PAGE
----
Summer camp for some is not the Rockwellian image of children running to find their bunk mates. When I pulled up to my son’s summer day camp, my eyes burned with tears of compassion and my heart echoed the burden as I watched the men and women unload. Parents and caregivers carefully opened doors or released lifts to their various makes and models of vehicles. The bodies of the humans that walked or rolled out of the cars where full grown adults, some with the minds of children; some reflecting a happy five year old, some an insulant and angry eight year old. One mother carefully guided her six foot man child to the proper circle of special education volunteers. She touched him gently and carefully redirected him when he hinted at a moment of defiance. This young man spot lights one of the many “syndromes” that this summer camp encompasses. “Fragile X,” “Angelman,” “Downs,” “Autism,” “Cerebral Palsy”, “UNKNOWN”, and the list goes on of disabilities that stamped and classified them. These babies, some at birth, others a few months later, went from precious baby girl or handsome little man to, “I’m so sorry to tell you your child has…” fill in the disability.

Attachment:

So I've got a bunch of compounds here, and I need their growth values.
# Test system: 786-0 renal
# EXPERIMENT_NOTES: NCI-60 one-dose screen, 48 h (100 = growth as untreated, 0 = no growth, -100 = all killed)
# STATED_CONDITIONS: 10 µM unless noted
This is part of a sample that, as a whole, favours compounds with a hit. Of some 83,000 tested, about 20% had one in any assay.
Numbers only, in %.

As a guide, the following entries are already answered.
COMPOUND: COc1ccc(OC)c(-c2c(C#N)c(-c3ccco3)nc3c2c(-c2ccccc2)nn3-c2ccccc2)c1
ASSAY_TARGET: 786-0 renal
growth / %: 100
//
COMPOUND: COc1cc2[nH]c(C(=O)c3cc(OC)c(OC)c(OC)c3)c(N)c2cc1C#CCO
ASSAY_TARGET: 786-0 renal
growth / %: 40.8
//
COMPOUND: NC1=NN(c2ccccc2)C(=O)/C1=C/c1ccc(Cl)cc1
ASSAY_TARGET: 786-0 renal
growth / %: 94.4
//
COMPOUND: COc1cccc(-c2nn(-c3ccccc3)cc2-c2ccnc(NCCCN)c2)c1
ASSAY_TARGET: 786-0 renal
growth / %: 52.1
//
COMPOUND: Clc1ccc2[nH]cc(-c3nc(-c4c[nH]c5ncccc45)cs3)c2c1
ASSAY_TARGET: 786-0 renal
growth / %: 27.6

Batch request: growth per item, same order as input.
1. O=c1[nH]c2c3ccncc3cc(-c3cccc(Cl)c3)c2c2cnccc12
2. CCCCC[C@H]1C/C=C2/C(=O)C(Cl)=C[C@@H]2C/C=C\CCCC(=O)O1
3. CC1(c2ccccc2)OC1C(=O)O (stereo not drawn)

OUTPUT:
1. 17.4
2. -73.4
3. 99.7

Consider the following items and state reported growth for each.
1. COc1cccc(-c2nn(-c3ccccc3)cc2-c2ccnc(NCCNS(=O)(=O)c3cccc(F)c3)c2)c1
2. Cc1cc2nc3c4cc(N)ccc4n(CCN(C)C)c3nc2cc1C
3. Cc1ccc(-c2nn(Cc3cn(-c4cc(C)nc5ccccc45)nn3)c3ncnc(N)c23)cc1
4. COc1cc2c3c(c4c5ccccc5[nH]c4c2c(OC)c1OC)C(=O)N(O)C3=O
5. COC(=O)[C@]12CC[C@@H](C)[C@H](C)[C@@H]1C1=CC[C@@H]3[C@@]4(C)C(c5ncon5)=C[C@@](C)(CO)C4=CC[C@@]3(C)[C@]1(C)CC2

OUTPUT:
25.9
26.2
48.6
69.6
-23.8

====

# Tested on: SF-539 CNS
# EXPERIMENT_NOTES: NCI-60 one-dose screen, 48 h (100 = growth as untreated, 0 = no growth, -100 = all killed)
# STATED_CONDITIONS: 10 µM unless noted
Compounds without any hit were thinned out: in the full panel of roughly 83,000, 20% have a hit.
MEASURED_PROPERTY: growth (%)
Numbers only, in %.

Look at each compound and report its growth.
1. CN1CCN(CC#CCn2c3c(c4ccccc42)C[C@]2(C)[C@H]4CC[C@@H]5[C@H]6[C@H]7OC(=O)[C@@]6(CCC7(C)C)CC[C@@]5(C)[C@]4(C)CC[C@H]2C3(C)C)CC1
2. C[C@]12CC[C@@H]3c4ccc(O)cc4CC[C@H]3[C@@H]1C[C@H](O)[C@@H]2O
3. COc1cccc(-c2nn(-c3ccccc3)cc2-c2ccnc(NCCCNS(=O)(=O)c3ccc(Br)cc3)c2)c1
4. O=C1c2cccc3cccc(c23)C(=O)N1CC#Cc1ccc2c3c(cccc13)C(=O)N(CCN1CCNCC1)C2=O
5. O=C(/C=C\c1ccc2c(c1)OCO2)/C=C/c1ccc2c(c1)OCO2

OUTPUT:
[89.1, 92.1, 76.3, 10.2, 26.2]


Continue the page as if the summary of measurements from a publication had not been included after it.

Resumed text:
My son was around eight months when we finally received the diagnoses of cerebral palsy. I wonder as I watched these parents if they pitied me because my son is twisted and bent and slobbers. I wonder if they think to themselves, “Whew, I’m grateful my daughter can walk, feed herself, and is toilet trained” I’m thinking, “Whew, I’m grateful my son can’t run away or harm another person”. We each accept our trial and no one wants to trade.
Thankfully I didn’t know when he was stamped with a label at eight months what that meant and I don’t know now what my son’s future will be but for this day, for this present, I have the joy of serving a young man that is handsome, smart, trapped in a body that won’t cooperate, and unfortunately has to wear the clothing I decide to dress him in. He may be thinking, “Oh crud, not the pink polo again” but since he has limited communication I’ll never know! I choose to highlight his gifts and not his disabilities. Since he’s so stink’in cute and his smile lights up a room, I’m guessing that trapped in that skinny body is a male model. #